i believe in miracles

do you? why not add your miracles too?


A High Jump

This is Gwen’s first season in track. The team was only afforded about three weeks of practice and then a short season – only two meets. So, it’s not been much of a season. In the first couple of weeks, Gwen would come home discouraged: “I tried discus and I’m bad at it because I have no upper body strength,” “I tried the pole vault and I’m bad at it,” “I’m a slow runner.” Her dad and I tried to explain to her that she can’t expect to be good at something the first time she tries it, but nonetheless, it was a pretty discouraging experience for someone who has a lot of natural abilities, but none readily apparent in track and field. Then one day she tried the high jump and she said she liked it. That ended up being one of her events.
The first track meet included about a dozen schools, most of them larger with better programs than Gwen’s school. In fact, Gwen’s school doesn’t even have a track. So at the meet, Gwen was running for the first time on a real track. Also, she didn’t have cleats (I guess that’s what track shoes are called – they have little spikes like cleats anyway). She was wearing some old Payless tennies she’s owned for two years – they probably weigh a pound a piece. To say that Gwen was at a disadvantage over some of the others who have been doing track for more than one season, or more than three weeks, who have track shoes and have actually run on a track, well, it’s stating the obvious. That meet Gwen learned a little something about the agony of defeat. But honestly, not too much, because a large part of the fun for her was getting to travel with the team and flirt with all the boys from the other schools (much to her boyfriend’s chagrin).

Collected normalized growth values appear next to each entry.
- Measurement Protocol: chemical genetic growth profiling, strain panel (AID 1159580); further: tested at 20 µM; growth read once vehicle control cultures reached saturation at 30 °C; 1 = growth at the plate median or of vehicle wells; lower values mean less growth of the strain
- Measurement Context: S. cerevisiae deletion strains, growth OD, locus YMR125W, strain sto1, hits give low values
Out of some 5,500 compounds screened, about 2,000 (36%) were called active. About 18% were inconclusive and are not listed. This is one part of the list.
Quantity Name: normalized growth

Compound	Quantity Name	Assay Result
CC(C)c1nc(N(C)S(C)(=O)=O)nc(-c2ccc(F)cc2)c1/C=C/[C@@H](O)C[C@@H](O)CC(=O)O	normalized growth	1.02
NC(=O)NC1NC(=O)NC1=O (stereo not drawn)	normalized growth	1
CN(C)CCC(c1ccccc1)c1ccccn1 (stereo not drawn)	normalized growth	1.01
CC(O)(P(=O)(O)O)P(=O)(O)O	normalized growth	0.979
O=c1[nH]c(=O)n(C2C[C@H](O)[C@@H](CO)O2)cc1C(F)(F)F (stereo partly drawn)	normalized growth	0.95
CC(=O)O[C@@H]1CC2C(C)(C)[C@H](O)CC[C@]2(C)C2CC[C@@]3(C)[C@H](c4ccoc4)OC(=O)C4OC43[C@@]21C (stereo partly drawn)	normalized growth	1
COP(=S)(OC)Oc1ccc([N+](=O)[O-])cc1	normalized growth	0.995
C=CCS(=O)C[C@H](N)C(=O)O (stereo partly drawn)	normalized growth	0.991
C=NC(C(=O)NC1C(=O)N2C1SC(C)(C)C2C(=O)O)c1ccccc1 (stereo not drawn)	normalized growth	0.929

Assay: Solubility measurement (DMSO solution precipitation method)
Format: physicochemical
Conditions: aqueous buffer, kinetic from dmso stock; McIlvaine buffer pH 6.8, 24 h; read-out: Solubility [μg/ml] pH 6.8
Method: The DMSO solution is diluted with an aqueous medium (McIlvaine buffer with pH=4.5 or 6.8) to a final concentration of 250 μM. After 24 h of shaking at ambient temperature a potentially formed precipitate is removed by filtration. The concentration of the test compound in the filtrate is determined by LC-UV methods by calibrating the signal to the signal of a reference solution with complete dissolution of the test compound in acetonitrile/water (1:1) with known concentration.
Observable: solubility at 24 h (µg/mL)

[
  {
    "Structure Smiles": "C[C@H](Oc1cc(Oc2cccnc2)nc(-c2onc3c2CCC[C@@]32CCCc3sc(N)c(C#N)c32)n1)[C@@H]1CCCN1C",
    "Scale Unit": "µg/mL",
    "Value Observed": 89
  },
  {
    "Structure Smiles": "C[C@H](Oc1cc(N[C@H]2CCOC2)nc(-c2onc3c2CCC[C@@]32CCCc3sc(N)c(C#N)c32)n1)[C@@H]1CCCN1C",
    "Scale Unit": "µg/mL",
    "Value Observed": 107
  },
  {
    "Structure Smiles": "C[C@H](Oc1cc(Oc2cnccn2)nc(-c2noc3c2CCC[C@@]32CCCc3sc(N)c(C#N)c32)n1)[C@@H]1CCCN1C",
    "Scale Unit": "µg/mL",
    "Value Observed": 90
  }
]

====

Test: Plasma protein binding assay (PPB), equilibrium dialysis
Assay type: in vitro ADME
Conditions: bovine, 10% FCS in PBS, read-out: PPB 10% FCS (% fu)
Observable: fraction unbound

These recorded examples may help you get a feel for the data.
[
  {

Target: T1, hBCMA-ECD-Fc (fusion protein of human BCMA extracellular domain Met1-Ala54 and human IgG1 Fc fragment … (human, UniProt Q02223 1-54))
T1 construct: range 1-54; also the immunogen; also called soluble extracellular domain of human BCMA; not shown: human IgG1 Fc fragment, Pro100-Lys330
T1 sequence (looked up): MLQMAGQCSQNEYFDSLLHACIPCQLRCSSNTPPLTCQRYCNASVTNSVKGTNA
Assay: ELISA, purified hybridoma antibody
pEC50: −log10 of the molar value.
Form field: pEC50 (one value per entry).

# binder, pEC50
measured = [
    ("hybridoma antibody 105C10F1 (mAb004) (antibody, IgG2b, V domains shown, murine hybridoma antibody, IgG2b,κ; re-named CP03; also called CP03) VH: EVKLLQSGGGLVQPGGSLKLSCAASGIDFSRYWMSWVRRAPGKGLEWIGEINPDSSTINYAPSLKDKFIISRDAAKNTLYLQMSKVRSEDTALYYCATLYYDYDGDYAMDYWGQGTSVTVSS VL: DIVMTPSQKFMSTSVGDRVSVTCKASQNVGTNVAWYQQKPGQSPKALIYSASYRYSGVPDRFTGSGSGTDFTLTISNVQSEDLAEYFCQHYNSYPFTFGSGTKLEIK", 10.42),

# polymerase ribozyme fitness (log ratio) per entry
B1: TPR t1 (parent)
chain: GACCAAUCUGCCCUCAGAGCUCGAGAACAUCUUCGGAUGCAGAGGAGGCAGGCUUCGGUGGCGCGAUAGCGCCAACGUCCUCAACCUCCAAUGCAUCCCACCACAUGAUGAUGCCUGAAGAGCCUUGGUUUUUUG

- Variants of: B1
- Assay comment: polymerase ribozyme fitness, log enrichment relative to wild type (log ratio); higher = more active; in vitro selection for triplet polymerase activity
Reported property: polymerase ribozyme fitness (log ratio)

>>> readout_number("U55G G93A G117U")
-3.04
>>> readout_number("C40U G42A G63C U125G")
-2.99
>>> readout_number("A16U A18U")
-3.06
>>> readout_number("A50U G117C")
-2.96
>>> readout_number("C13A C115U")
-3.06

There was another track meet scheduled, but the school decided not to go because there was a conflict with baseball. OK, so now, a week and a half later, we’re at the end of the season, the district meet – ironically not as tough as the first meet. The district meet is made up of only schools of similar size, so our kids were a lot more competitive.
Since the last meet, Gwen got new shoes – still not track shoes because I’m not about to pop $40 on a pair of shoes that I have no assurance will be worn more than once – but we did get her some good Nike running shoes. And she had another week of practice under her belt. Yet compared to the preparation of her competition, there was no reason to expect any upsets.
But I did expect a miracle. I prayed the night before the meet that our Heavenly Father would give her the gift of placing in one of her events – just a ribbon, not a medal. I didn’t feel like it was even right to ask for her to win an event (not to mention I’m not sure I had enough faith to ask it) because she’s brand-spanking new to track and up against so many who have worked so much longer and surely want it more badly than she. So I asked our Father to give her a lift on the high jump or wings on the track, just enough to encourage her with a ribbon – provided that it could be done without edging out some young woman who had trained harder or wanted it more.
Praise God, Gwen placed 6th in the high jump. She had really improved in one week of practice. I could tell she had better technique – and an angel to keep that bar from falling off when she bumped it with her booty! You should have seen her reaction to hearing her name called over the loud speaker when they announced the results of the girls’ high jump. She jumped up and down clapping her hands and then gave her friend standing next to her a high five before resuming jumping up and down. I’m quite certain there was some supersonic squealing going on as well.


Check out the look on Gwen's face when they announced she placed in the high jump.